King Solomon's Mines

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Wildside Press, Mar 1, 2004 - Fiction - 216 pages
47 Reviews
I am going to tell the strangest story that I remember. It may seem a queer thing to say, especially considering that there is no woman in it -- except Foulata. Stop, though! there is Gagaoola, if she was a woman, and not a fiend. But she was a hundred at least, and therefore not marriageable, so I don't count her. At any rate, I can safely say that there is not a _petticoat_ in the whole history.

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User Review  - MrsLee - LibraryThing

Whelp, yet another adventure classic I thought I had either read, or seen the movie of, but was confusing with a different story of the same type and era. In this case, the other story was The Man Who ... Read full review

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User Review  - theokester - LibraryThing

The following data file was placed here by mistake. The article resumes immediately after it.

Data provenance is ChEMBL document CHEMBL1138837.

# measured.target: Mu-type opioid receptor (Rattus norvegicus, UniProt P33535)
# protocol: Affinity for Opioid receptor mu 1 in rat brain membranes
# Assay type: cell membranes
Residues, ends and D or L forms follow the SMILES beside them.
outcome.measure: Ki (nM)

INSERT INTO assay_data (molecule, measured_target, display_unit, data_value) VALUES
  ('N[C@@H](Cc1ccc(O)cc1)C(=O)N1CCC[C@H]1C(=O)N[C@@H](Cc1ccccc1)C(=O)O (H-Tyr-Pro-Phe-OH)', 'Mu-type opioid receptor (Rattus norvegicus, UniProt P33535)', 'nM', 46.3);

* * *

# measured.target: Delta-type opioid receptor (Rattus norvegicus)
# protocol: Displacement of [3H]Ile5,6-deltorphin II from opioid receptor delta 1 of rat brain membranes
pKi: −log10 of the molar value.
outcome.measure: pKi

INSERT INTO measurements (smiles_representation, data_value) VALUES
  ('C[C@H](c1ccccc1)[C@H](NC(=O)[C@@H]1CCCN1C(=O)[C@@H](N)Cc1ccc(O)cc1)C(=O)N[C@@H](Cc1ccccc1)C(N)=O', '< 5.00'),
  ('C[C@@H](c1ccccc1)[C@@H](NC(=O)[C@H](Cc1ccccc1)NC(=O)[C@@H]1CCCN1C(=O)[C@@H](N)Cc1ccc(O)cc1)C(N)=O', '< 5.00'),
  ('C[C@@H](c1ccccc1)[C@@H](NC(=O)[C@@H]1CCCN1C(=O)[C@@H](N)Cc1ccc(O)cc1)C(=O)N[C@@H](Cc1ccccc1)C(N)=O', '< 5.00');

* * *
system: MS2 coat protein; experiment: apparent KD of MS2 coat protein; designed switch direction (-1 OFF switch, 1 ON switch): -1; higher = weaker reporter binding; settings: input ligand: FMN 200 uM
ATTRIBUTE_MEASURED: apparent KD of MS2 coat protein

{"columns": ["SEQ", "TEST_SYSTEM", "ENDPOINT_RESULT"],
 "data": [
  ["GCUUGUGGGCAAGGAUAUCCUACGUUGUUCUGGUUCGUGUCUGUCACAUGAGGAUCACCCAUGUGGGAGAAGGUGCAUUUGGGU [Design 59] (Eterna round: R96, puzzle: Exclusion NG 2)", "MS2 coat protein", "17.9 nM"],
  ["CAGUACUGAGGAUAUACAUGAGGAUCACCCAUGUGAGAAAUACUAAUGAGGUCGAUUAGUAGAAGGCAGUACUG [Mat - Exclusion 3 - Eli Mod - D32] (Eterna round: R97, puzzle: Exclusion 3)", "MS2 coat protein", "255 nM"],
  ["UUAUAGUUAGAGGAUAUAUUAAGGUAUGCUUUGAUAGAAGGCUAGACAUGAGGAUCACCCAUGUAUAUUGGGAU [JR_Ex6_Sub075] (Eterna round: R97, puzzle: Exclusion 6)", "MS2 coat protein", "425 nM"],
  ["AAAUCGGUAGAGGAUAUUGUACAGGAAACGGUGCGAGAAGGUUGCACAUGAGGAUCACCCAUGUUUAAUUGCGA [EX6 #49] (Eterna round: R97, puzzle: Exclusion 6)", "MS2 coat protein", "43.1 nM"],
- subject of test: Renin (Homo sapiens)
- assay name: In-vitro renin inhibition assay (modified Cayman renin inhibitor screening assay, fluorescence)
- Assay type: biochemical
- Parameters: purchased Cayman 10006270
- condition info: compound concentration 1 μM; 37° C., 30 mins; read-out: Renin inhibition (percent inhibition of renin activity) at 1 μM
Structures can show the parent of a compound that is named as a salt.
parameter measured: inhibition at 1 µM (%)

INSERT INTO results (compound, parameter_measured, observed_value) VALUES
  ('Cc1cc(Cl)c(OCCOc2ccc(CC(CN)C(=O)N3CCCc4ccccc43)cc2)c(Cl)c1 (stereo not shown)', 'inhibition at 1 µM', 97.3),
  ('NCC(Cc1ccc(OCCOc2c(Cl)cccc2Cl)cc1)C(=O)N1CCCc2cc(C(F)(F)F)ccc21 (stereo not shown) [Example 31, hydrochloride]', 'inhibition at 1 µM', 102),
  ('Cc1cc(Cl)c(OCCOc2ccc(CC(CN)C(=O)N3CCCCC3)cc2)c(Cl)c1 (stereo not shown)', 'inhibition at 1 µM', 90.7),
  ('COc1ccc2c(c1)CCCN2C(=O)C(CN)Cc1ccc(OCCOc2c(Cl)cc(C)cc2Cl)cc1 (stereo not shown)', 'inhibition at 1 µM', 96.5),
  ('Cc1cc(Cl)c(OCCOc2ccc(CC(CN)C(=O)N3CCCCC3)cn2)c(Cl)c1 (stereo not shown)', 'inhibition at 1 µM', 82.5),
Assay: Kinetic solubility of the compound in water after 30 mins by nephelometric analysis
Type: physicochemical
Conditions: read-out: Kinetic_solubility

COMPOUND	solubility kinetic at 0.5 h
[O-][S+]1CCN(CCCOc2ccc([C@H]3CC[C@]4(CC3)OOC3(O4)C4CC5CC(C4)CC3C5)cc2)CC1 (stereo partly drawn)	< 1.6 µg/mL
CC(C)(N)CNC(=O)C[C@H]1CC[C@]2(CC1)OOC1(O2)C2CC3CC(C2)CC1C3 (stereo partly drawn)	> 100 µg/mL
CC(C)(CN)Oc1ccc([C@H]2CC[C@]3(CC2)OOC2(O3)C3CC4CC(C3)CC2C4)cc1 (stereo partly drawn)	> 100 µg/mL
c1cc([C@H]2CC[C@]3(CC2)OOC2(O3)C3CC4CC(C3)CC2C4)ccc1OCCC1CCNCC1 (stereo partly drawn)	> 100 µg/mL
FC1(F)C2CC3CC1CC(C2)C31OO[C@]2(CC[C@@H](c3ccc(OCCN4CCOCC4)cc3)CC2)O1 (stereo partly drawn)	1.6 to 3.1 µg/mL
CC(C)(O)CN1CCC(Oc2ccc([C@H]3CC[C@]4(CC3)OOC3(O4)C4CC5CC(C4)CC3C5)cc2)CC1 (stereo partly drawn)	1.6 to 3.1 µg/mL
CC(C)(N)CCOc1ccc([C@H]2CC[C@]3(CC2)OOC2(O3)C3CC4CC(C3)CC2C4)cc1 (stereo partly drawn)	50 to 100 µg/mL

The 19th century had a boom of English adventure novels. By the end of the century it had really hit a great stride which also brought high expectations. As with any genre there were plenty of books ... Read full review

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About the author (2004)

Sir Henry Rider Haggard (1856-1925) is best remembered for his 34 adventure fantasy novels set in exotic locations. As a child, Haggard, whose father was an English barrister, was considered dim-witted and was inclined to daydreaming. His parents ended his formal education when he was seventeen, and he was sent to work in South Africa, where his imagination was inspired by the people, animals, and jungle. He became close friends with authors Rudyard Kipling and Andrew Lang. Haggard's most popular books are King Solomon's Mines (1886) and She (1887). He also wrote short stories, as well as nonfiction on topics such as gardening, English farming, and rural life, interests which led to duties on government commissions concerned with land maintenance. For his literary contributions and his government service, Haggard was knighted in 1912. Several of Haggard's novels have been filmed. She was filmed in 1965, starring Ursula Andress. King Solomon's Mines was filmed with Stewart Granger and Deborah Kerr in 1950, and again with Richard Chamberlain and Sharon Stone in 1985. Also, the novel Allan Quatermain was filmed as Allan Quatermain and the Lost City of Gold with Richard Chamberlain and Sharon Stone in 1986.

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